Educating for Sustainable Development

Image: UNESCO

Image: UNESCO

At the 17th session of the United Nations Commission for Sustainable Development a Finnish representative shared a new educational effort in Finland: integrating sustainability directly into the Finnish school system.

In Finland–a country whose constitution states the responsibility of all for nature and the environment–a national framework of education for sustainable development (ESD) program has been drawn up by the National Board of Education (NBE) proposing measures for schools and other educational actors to promote awareness of the necessity for sustainable development, positive attitudes, the acquisition of sufficient knowledge and the skills to act. The country has set up a national working group and a commission to facilitate development of local and regional networking among educational partners. It has also created piloting schools with distinct development-strategy goals for ESD, an evaluation system, teacher training and a national ESD certificate that schools could apply for. These implements help facilitate innovative learning approaches and set standards for quality education.

One example of ESD and knowledge sharing is Finland’s 34 Agricultural Institutes. Its school farms share information on best practices through a Web Village where schools compare production inputs (e.g. fertilizers) and outputs to find which school farm is most sustainable through the lowest level of inputs. Students, as well as farmers, can benefit from this virtual learning portal.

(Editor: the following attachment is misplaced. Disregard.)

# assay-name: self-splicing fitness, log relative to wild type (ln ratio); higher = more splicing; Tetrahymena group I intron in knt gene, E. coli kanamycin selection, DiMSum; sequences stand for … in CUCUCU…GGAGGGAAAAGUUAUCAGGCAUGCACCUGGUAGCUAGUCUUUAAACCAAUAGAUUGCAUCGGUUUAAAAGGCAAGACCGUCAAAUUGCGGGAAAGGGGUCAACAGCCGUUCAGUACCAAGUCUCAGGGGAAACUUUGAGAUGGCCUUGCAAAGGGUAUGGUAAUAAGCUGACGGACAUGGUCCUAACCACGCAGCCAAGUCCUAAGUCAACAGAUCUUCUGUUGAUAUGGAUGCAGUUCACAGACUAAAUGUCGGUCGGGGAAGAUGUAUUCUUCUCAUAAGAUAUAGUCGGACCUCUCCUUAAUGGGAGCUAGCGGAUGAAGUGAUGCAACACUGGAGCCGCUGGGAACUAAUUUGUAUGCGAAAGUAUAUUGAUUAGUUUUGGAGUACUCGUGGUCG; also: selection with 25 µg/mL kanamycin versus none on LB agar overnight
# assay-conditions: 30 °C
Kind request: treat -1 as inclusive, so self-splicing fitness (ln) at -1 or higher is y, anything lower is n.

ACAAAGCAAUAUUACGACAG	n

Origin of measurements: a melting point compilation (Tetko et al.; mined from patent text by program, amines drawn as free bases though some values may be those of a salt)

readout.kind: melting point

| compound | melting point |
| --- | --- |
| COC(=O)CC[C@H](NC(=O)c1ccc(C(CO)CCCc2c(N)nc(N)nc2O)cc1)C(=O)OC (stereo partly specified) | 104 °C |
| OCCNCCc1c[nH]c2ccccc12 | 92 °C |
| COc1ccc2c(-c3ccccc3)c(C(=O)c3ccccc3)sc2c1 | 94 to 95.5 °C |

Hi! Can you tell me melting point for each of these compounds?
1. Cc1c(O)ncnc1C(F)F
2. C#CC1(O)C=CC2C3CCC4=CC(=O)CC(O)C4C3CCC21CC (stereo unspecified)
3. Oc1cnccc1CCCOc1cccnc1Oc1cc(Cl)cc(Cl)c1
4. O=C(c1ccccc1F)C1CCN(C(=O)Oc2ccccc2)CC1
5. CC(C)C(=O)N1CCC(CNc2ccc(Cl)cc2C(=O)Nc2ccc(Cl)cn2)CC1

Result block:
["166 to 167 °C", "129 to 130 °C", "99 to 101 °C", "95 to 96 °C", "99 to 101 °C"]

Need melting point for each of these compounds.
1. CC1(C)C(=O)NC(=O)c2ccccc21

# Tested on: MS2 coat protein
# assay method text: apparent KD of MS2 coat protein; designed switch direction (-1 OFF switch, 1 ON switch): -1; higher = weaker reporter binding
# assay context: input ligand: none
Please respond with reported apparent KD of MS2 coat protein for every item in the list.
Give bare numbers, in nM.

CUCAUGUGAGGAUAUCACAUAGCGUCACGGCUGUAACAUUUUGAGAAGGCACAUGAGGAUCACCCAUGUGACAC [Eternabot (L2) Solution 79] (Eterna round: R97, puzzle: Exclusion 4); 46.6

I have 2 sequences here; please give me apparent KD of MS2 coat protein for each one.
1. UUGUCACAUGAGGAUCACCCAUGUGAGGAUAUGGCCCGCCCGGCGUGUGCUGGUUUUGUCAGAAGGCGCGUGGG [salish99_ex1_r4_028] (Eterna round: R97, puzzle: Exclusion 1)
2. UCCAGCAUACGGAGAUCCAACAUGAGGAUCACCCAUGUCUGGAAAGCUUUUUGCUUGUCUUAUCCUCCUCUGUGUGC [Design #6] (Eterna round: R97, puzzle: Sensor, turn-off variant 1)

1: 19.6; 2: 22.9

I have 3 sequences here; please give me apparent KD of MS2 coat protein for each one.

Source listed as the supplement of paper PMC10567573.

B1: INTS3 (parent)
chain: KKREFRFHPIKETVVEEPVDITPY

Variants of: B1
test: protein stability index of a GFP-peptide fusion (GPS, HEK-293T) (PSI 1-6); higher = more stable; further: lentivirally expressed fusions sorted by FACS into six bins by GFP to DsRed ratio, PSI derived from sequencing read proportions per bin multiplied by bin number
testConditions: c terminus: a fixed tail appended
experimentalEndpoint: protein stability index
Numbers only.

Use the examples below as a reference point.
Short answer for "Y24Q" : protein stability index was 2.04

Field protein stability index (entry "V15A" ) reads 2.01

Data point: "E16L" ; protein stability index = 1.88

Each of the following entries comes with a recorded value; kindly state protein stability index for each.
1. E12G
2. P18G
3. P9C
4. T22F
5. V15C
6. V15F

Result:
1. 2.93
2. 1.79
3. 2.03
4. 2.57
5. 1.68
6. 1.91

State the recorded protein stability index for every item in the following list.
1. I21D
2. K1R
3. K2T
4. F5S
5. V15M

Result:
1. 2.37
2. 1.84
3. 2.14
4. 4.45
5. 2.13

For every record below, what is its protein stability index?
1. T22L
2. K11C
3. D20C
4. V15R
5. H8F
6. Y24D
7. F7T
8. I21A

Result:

Finland’s national commitments to ESD make us hopeful that if Finland can do it, so can countries with larger industrialized footprints, such as the United States. Several U.S. schools have started their own ESD initiatives from growing food to habitat restoration, but the scale of such programs is nowhere near a nationwide level. These model initiatives should inspire and orient educational directives to include sustainability as a core component in educational systems across the country. After all, education and knowledge sharing should be one of the greatest strengths of a country not only blessed with many natural and technological resources, but one that has the greatest urgency in reducing its consumptive impact on the world.

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